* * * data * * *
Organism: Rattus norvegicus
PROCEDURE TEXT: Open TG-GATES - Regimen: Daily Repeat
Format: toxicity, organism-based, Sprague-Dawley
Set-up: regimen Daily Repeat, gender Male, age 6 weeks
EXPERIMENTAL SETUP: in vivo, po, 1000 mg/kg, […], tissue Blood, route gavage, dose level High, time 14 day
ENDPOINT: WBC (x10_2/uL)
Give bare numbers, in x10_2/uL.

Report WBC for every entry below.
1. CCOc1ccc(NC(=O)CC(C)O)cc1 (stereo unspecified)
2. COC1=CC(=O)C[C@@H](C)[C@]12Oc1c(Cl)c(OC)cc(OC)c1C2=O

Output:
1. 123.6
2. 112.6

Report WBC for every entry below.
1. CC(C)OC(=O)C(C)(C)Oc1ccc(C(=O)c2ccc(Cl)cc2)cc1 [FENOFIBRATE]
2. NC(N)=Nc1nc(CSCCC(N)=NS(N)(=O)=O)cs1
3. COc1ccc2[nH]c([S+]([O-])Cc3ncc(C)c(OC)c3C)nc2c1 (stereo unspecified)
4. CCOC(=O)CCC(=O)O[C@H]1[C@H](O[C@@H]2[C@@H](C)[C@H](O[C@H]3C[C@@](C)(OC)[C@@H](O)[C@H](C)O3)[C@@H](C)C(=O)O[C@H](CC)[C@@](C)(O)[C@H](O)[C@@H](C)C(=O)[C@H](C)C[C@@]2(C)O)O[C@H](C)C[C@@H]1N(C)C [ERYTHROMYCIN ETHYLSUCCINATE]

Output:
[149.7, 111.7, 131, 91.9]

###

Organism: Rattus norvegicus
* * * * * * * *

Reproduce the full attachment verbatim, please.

Organism: Rattus norvegicus
PROCEDURE TEXT: Open TG-GATES - Regimen: Daily Repeat
Format: toxicity, organism-based, Sprague-Dawley
Set-up: regimen Daily Repeat, gender Male, age 6 weeks
EXPERIMENTAL SETUP: in vivo, po, 1000 mg/kg, […], tissue Blood, route gavage, dose level High, time 14 day
ENDPOINT: WBC (x10_2/uL)
Give bare numbers, in x10_2/uL.

Report WBC for every entry below.
1. CCOc1ccc(NC(=O)CC(C)O)cc1 (stereo unspecified)
2. COC1=CC(=O)C[C@@H](C)[C@]12Oc1c(Cl)c(OC)cc(OC)c1C2=O

Output:
1. 123.6
2. 112.6

Report WBC for every entry below.
1. CC(C)OC(=O)C(C)(C)Oc1ccc(C(=O)c2ccc(Cl)cc2)cc1 [FENOFIBRATE]
2. NC(N)=Nc1nc(CSCCC(N)=NS(N)(=O)=O)cs1
3. COc1ccc2[nH]c([S+]([O-])Cc3ncc(C)c(OC)c3C)nc2c1 (stereo unspecified)
4. CCOC(=O)CCC(=O)O[C@H]1[C@H](O[C@@H]2[C@@H](C)[C@H](O[C@H]3C[C@@](C)(OC)[C@@H](O)[C@H](C)O3)[C@@H](C)C(=O)O[C@H](CC)[C@@](C)(O)[C@H](O)[C@@H](C)C(=O)[C@H](C)C[C@@]2(C)O)O[C@H](C)C[C@@H]1N(C)C [ERYTHROMYCIN ETHYLSUCCINATE]

Output:
[149.7, 111.7, 131, 91.9]

###

Organism: Rattus norvegicus